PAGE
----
Auto damage adjusters assess, negotiate and settle automobile damage claims made to GEICO. See Con. Stmt. Facts at 15. Level I adjusters, such as plaintiff, have settlement authority up to $10,000. See id. at 15. Level II adjusters have settlement authority up to $15,000. See id. An auto damage adjuster can recommend settlements in excess of his settlement authority. See id. at 17. The majority of adjusters' time is spent inspecting vehicles, writing estimates, and traveling to and from inspection sites. See id. at 142.*fn1 The adjusters do not determine whether GEICO is liable for a given claim and do not have the authority to deny liability, but they do determine the value of a claim once it has been determined that the claim should be paid. See id. at 143, 147. Adjusters may stop payment on certain damage items if they determine that those damage items were not caused by the accident. See id. at 147.

  When evaluating a damaged part, the adjuster first determines whether the damage was caused by the accident. See id. at 25. If the damage is accident related, the adjuster assesses the cost of fixing the damage. See id. at 28. The adjuster must also determine whether the vehicle has "hidden damage" which cannot be detected without disassembling the car. See Con. Stmt. Facts at 60. GEICO auto damage adjusters write estimates using software called "Pathways," which is licensed by Certified Collateral Corporation ("CCC") and is installed on the adjusters' laptop computers. See Con. Stmt. Facts at 21. The software uses databases to locate information on items such as parts prices. See id. at 22. Paint times and material costs are stored in the computers. See id. at 179. The information in the computer is essentially the same as the information GEICO adjusters previously looked up in books. See id. at 22. The software does provide certain prompts to aid the adjusters. For example, the software indicates when a vehicle becomes a total loss, when a more cost effective part is available, and when it would be more cost effective to replace a part. See id. The adjuster must determine, without the aid of computer programs, formulas or tables, the amount of labor time that a repair will require. See id. Adjusters make this determination based on their training and knowledge. See id. at 33. Procedural pages are stored in the computer, however, and describe the repair procedures to be followed in repairing parts. See id. at 173. If the auto damage adjuster makes a manual entry, or an entry which conflicts with the software's suggestions, the software program will mark the entry with an asterisk or pound sign. See id. at 154.

  If the adjuster determines that a part can be repaired safely, the adjuster determines whether the part should be repaired or replaced. See Con. Stmt. Facts at 31. If a customer requests replacement of a part even though repair is appropriate, an auto damage adjuster would grant the request without consulting his supervisor if it were clear that the discrepancy was sufficiently small that the supervisor would approve it. See id. at 35.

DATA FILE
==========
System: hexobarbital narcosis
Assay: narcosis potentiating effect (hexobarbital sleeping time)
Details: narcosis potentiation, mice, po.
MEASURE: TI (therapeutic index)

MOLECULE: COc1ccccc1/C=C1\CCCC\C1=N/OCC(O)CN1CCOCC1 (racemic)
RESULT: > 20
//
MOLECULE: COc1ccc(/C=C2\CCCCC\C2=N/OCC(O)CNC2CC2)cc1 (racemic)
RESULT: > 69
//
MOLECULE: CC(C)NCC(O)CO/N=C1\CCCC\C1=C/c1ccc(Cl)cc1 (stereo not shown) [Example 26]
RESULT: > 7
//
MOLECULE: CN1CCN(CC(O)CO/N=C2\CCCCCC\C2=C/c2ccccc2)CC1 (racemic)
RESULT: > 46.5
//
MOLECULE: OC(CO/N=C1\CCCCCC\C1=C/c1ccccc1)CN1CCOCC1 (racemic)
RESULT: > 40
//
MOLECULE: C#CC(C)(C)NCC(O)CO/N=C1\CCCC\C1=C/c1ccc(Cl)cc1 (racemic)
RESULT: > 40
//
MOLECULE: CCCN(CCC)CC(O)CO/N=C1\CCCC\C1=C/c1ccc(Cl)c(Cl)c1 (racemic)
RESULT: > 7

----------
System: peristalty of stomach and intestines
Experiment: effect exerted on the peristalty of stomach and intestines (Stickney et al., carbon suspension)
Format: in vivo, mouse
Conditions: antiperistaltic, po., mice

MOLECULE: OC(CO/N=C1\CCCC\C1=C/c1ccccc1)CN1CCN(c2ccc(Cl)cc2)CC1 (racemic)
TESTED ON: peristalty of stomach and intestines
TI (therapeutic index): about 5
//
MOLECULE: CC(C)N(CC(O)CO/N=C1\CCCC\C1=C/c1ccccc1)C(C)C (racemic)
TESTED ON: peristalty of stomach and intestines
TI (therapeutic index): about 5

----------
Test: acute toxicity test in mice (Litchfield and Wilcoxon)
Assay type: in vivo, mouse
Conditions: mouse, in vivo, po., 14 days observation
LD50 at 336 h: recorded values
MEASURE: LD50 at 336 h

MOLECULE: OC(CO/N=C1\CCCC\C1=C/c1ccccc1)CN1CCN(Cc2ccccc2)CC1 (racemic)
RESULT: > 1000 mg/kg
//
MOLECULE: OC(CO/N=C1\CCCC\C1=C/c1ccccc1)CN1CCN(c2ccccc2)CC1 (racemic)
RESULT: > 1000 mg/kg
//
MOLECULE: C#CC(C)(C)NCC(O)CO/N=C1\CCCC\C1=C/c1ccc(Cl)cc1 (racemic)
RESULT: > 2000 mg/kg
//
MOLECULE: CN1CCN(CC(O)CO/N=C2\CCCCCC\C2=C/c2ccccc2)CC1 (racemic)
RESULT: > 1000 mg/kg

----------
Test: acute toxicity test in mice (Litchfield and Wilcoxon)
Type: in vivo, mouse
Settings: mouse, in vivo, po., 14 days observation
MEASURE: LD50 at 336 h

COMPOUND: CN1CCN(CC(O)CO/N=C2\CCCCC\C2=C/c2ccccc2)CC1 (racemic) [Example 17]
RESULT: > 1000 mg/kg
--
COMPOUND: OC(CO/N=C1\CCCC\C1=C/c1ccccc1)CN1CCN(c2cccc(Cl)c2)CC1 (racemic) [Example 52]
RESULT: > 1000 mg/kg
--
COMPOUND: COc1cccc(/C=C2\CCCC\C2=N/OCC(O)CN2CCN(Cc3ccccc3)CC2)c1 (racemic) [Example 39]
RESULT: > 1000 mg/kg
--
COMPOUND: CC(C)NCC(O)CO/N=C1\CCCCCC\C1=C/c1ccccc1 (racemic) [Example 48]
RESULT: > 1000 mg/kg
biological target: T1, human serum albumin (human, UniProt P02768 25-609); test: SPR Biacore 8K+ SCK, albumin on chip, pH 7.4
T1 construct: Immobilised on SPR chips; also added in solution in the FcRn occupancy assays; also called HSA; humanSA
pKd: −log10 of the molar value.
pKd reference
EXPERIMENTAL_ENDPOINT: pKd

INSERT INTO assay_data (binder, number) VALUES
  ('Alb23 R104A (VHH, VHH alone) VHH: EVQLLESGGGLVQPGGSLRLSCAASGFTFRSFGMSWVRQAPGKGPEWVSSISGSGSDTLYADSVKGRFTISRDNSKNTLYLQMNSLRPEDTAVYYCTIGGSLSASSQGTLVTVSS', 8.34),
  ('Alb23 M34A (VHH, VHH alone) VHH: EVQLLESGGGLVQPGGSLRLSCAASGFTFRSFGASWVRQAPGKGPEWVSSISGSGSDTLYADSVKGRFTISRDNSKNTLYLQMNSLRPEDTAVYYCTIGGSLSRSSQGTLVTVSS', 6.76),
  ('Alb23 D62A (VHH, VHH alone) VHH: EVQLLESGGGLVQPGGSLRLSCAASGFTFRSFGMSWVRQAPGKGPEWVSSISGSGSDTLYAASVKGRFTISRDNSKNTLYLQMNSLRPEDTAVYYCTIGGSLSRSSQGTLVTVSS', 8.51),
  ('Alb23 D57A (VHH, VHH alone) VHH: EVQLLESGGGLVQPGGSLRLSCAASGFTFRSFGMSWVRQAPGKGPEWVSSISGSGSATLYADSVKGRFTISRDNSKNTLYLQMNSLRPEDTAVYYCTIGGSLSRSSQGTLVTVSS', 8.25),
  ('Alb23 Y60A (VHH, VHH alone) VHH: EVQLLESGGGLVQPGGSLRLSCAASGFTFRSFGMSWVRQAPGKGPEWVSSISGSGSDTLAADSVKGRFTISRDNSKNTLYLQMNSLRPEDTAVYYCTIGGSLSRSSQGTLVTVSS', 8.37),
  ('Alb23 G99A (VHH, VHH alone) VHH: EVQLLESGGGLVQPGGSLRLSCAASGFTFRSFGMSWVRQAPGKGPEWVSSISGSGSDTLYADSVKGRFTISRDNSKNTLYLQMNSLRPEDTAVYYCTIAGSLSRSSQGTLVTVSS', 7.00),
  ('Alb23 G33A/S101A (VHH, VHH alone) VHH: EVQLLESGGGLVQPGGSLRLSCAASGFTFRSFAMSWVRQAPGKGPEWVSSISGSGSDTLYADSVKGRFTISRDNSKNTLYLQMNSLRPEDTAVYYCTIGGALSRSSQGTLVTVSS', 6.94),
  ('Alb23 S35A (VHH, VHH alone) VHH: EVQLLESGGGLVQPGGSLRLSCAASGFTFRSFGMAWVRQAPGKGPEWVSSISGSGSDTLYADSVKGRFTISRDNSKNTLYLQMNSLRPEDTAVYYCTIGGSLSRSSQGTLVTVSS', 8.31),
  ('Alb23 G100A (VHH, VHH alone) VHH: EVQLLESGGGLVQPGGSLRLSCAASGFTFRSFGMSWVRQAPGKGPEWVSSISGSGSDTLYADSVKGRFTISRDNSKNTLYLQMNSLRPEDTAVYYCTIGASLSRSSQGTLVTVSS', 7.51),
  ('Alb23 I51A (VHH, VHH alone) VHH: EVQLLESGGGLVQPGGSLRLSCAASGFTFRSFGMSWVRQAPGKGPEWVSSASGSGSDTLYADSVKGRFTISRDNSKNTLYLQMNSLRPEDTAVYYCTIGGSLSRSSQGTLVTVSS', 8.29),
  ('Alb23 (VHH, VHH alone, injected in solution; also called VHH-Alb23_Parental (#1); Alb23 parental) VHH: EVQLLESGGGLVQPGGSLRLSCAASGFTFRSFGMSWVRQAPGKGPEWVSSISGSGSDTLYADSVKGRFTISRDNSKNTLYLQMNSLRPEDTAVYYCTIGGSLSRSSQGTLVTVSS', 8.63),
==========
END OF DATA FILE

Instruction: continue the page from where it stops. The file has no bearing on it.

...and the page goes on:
If the adjuster determines that a part must be replaced, then he must determine what type of part to use. See Con. Stmt. Facts at 38. A part can be replaced with a new part made by the manufacturer of the car ("OEM part"), a new part made by someone else ("aftermarket part"), or a non-damaged used OEM part ("LKQ part"). See id. GEICO has policies which dictate use of OEM parts with respect to certain parts of cars. See id. at 246. The adjuster must determine what type of part to use and whether to take a depreciation deduction when replacing a worn part with a new one. See id. at 38, 41. Depreciation guidelines are set out in the Auto Damage Handbook, but in some cases the depreciation determination is left to the discretion of the adjuster. See id. at 186. For example, the Auto Damage Handbook states that "carpets, floor mats, upholstery, headliners, convertible tops and other soft trim will be depreciated based on the pre-loss condition as established by the adjuster." Id. at 45 (quoting Auto Damage Handbook at 115). The parties agree that GEICO has guidelines for these types of decisions, but disagree on the amount of discretion left to the adjusters. See id. Working with repair shops, there is some leeway, but auto damage adjusters must still conform with GEICO guidelines. See id. at 50-51.

  Adjusters also must determine whether the vehicle is a total loss. See Con. Stmt. Facts. at 59. The computer software will flag a vehicle as a total loss if the estimated repair cost exceeds 75 percent of the market value. See id. at 156. If a vehicle is a total loss, the adjuster orders a valuation estimate from CCC and then makes certain additions and subtractions pursuant to GEICO policies and guidelines to determine the final value. See id. at 62. When owners want a higher total loss settlement, an auto damage adjuster would not consult his supervisor, so long as he knew the supervisor would approve the additional credit. See id. at 67. The frequency with which adjusters call their supervisors for approval depends on the adjuster. See id. at 78. About once a month, a supervisor rides along with the adjuster for feedback and training purposes. See id. at 81.